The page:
Thursday, May 18, 2017

It's not about her.

She’s looking into her child’s eyes, scared, but she smiles wide. Her love for her child must be stronger than her fear. Her world is falling down around her but all that matters is she stay strong for him.

He didn’t deserve this diagnosis. Why? Why him?

She will take as much of the hurt and burden away as long as she can.

She will work hard.

She will take care of him every minute of every day.

She will cry in the shower.

She will cry after her husband sleeps.

She will cry in her car on the way to school, but keep make up and eye drops in her purse to hide the redness.

And when he is sick, she will close her eyes and sing to him. She will push down the fear. She will stay awake. She will not let him see her tremble.

When she draws the insulin she continues to push down the feelings. She pushes down the anger she has for a disease that is holding her child captive and the logical thoughts that tell her none of this is normal.

She tells herself over and over that this is all perfectly normal. Type 1 Diabetes is their normal now. She will not let it control their life.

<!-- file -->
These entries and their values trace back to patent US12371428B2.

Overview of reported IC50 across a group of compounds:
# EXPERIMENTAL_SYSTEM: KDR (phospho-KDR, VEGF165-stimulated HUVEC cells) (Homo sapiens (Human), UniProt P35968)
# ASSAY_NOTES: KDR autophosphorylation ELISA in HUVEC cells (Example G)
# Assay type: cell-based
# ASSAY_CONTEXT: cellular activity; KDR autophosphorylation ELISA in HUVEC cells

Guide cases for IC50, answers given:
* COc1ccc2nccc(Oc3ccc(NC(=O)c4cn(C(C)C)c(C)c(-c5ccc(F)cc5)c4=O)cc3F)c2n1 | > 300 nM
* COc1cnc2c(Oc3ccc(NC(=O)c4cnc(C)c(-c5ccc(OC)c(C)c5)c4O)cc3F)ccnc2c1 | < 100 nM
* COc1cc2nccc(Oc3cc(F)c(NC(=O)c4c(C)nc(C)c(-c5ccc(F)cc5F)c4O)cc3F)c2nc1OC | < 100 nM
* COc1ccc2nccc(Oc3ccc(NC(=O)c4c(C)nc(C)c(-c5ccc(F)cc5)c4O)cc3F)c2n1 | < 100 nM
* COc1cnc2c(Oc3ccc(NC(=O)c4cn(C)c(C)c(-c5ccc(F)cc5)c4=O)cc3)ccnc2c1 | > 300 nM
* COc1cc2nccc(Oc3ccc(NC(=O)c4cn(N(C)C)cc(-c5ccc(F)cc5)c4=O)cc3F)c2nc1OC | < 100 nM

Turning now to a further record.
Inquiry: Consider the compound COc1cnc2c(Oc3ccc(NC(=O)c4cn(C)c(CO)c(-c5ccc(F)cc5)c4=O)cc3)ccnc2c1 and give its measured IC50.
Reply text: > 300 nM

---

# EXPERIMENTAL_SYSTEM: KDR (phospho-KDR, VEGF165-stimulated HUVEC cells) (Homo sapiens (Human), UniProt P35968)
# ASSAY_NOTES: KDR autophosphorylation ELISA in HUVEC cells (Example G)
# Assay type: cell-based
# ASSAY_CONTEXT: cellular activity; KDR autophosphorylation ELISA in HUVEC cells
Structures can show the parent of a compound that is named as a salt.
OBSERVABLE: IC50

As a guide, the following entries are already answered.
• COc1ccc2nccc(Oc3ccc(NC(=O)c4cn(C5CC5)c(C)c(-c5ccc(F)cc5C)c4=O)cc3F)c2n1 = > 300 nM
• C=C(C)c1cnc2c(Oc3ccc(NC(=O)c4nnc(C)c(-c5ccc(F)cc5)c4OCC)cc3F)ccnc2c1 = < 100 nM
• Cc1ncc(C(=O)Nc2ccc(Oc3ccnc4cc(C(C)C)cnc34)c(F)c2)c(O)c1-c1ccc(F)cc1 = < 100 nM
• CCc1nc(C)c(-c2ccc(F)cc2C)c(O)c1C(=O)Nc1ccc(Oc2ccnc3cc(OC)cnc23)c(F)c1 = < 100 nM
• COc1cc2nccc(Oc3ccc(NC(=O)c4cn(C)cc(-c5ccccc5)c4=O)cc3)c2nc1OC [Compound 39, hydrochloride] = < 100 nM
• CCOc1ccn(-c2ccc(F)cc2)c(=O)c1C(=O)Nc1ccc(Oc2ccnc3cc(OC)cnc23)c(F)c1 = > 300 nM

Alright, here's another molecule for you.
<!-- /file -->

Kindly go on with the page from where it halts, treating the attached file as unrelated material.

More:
She listens to the pharmacist tell her it’s too soon to get insulin. She has ½ a bottle left. Her stomach turns into a hard ball. Her throat closes. She wants to scream. She wants to throw her fist on the table. But instead, she is all business and is only focused on finding a solution. She calls the doctor. She calls the insurance. She is firm, but her voice cracks as she holds in the tears. He will get insulin. She simply has to fight. 

And fight she will.

She will always fight.

Her son is in the hospital. He has an ear infection and the insulin he is using is slow and antiquated. She sits in the corner, rocking methodically. Enduring. Willing the minutes to pass so tomorrow will be here. Watching her baby being poked with needles, and tubes inserted in various places…it is torture. There is no worse suffering for a mother than to see her child helpless and afraid.

She has two alarms set for the night, but she can’t sleep anyway. Her mind is a Ferris Wheel, turning the same thoughts over and over in her head. She has a meeting with his new school tomorrow. She will have to discuss his needs without scaring them. She will pretend that their normal isn’t scary. She will lie.

Two more of her babies are diagnosed. A piece of her heart dying each time. She wonders how she can walk upright when she walks with despair so heavy, at times it is staggering.

Every parent is held up thinking about the possibilities of their children’s futures. When a new diagnoses is in the mix, the future has blurry lines…there are so may unknowns. She can’t use their future as a crutch for today. She has to find the joy in the now.